Nothing says the holidays like the smell of fresh pine. From door wreaths and fresh trees to table arrangements, boughs and ornaments, this is the season to bring outdoor greenery into the home.

For Nicole Church, owner of Oliver Meadows, a seasonal fresh-cut flower business in Tatamagouche, this is the time of year she changes her focus from flower arrangements to creating all-natural winter décor.
Church started Oliver Meadows in the spring of 2020 when everything was shut down due to COVID. She often found herself walking around her yard cutting flowers and putting them in little jars for her house.
“One day I was looking at my flowers and thinking about the joy they brought to me during the difficult time of isolation,” says Church. “I wanted to spread this joy to others, so I decided to sell jars of flowers as part of the online Tatamagouche Farmers’ Market, as it was closed for in-person shopping.”

Eventually, she started selling outside the market too. In summer, she sells wildflowers mixed with flowers she has around her property, including those grown in her newly built 20-by-40-foot greenhouse. In September, she makes wreaths from the flowers she grew, foraged and dried during the summer. When October rolls around, she still has enough fresh flowers to make pumpkin arrangements for Thanksgiving tables. Then, in November, she begins making evergreen containers and dried flower ornaments for the holidays.
“I shift what I’m making with what the season has to offer,” says Church. “I love feeling so in harmony with nature.”
When it comes to making arrangements with evergreens, she says the possibilities are endless.
“You can use something as small as a vintage teapot or as large as an outdoor urn or planter, or anything in between,” she adds.
Church prefers to use containers that offer a sentimental attachment and loves to spruce up things like decorative lanterns — the ones with glass windows and a door — with a few pieces of pine or cedar.

“It isn’t hard to find fresh greenery for making arrangements,” says Church, noting that most people have some fir and pine growing around their yards. “We have a large piece of property on the mountain so that is where we go to cut fir and pine. I also love using cedar. It’s not native to Nova Scotia so you won’t find it in the wild, but it’s common as a decorative bush in many yards.”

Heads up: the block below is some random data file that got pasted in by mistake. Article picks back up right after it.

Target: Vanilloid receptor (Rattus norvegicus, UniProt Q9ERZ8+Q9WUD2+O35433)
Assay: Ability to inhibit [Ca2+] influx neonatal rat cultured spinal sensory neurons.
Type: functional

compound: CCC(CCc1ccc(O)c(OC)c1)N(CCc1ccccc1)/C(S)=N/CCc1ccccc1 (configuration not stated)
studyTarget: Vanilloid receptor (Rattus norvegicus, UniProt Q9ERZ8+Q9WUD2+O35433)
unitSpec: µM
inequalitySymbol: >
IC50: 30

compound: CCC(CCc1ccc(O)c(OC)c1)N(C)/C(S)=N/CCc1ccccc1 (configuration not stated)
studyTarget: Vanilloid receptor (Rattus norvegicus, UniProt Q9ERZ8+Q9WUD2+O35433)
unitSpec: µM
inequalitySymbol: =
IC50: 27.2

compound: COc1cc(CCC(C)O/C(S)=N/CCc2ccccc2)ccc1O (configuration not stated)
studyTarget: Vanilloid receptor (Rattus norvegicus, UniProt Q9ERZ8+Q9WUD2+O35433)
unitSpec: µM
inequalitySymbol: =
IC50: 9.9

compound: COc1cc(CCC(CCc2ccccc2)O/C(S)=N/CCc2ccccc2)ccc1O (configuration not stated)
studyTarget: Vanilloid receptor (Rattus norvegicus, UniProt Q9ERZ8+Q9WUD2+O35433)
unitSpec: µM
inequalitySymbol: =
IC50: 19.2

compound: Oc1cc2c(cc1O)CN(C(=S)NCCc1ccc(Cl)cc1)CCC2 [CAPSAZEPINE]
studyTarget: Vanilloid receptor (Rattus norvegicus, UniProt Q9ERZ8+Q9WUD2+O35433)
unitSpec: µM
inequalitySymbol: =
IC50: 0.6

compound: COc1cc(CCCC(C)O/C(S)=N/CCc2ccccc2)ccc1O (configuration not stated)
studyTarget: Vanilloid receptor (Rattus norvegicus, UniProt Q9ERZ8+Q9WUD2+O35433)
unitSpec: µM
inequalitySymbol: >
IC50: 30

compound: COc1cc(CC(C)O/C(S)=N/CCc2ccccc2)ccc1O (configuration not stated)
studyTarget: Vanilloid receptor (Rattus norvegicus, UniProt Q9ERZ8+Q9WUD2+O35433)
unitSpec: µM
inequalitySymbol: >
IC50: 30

She suggests using a mix of different evergreens to create more texture and intrigue but warns against using red spruce for indoor arrangements, as it can have an unpleasant smell when cut and brought inside.
“It’s also important to be sustainable by not cutting entire limbs or more than you need at a time. Remember to always use sharp and clean pruners (a quick spray of rubbing alcohol will do the trick) to keep the tree healthy and avoid potential spreading of disease.”
Other natural elements that can help take your festive arrangement to the next level include pinecones, red dogwood, birch branches, holly and Ilex berries.
“You can get creative and use anything you see in nature,” says Church, who sometimes uses dried flowers to add some texture and interest. She suggests golden rod, grasses, cat tails and Queen Anne’s lace pods. “I’ve even used branches of pussy willows that I’d gathered during the previous spring.”

Making your own evergreen container is simple!

  1. Find a vessel you love. For a larger container or urn, you will need larger boughs and small boughs for smaller containers. You might find it helpful to use floral foam to hold the boughs in place (and hydrate) for smaller arrangements. Or, as a more sustainable alternative, you can use a small square of chicken wire balled up inside the container. This will help your boughs stay in place as you add them. Just make sure to add water if using this method.
  2. Keep adding boughs until you fill your container.
    A balanced arrangement has some height in the middle and then smaller pieces around the outside. Take a step back when you think you are almost done and check for empty holes and to assess the overall shape. Don’t over think it. Beautiful arrangements don’t need to be symmetrical or perfectly balanced.
  3. Next, find some natural elements to add and give it some interest. It’s nice to cluster things like pinecones in threes. Keep stepping back and assessing what else it might need until you’re happy with the final look.
  4. Finally, if it is an outside container, you can add some warm white lights to bring it to life. If using it inside, battery string lights are great. Just tuck them in evenly throughout. It helps to add the lights at night so you can make sure they are evenly distributed.

Supplied by Nicole Church

Create a winter wonderland

Growing up, Nicole Church’s mother always made evergreen arrangements for both sides of their front doorway and decorated the deck posts with fresh wreaths and white lights.
“It felt like a big warm hug around our home and when it snowed those big, fat flakes, they would gently land on the boughs and light up beautifully,” says Church. “It was magical.”
She says her mother’s number one trick when arranging lights is to squint your eyes when assessing your lights. “Try it… it works!”

Tips for making evergreens last

• Cut fresh boughs (rather than ones that may have been on the ground
for a long time)
• When left outside, there’s no need to keep boughs or arrangements in water. The cold and snow are enough to make them last for weeks, even months
• Keep indoor arrangements and wreaths hydrated by watering and/or misting the boughs. Floral foam can be used
• The colder the boughs stay, the longer they last. Keep arrangements away from a heat source like a wood stove or heat pump. You can also move them to a cold area like a porch, basement, garage or even outside at night, and bring them back in during the day